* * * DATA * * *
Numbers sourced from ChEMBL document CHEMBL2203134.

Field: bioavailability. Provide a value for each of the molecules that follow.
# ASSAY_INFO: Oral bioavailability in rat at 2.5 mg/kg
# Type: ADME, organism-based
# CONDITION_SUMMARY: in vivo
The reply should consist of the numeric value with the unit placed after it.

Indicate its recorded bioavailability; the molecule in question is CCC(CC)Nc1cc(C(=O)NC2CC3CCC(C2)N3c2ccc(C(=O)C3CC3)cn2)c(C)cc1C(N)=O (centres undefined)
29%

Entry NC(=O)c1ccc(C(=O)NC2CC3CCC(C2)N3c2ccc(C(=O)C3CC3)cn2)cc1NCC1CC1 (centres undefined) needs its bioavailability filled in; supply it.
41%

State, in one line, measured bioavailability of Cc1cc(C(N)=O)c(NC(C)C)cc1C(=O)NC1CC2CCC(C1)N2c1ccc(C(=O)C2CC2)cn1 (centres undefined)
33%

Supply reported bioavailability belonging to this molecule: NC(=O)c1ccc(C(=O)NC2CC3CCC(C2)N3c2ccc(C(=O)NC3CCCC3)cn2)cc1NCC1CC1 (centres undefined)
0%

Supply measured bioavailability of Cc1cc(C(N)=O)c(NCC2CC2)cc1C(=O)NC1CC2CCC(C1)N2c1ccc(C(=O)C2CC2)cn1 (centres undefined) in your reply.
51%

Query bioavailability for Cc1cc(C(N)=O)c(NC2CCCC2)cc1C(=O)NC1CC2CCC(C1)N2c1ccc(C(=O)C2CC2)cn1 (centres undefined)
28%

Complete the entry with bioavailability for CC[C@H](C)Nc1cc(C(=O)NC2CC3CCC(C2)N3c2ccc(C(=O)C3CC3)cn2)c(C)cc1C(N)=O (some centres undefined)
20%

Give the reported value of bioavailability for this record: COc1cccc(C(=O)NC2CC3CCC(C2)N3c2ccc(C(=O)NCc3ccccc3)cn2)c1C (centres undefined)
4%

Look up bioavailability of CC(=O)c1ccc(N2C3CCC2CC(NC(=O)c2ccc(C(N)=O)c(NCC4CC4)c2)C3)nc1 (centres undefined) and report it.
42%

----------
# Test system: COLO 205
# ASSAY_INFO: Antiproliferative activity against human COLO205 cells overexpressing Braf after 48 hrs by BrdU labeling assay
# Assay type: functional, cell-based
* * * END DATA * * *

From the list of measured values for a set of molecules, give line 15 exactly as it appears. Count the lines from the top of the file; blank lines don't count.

Supply measured bioavailability of Cc1cc(C(N)=O)c(NCC2CC2)cc1C(=O)NC1CC2CCC(C1)N2c1ccc(C(=O)C2CC2)cn1 (centres undefined) in your reply.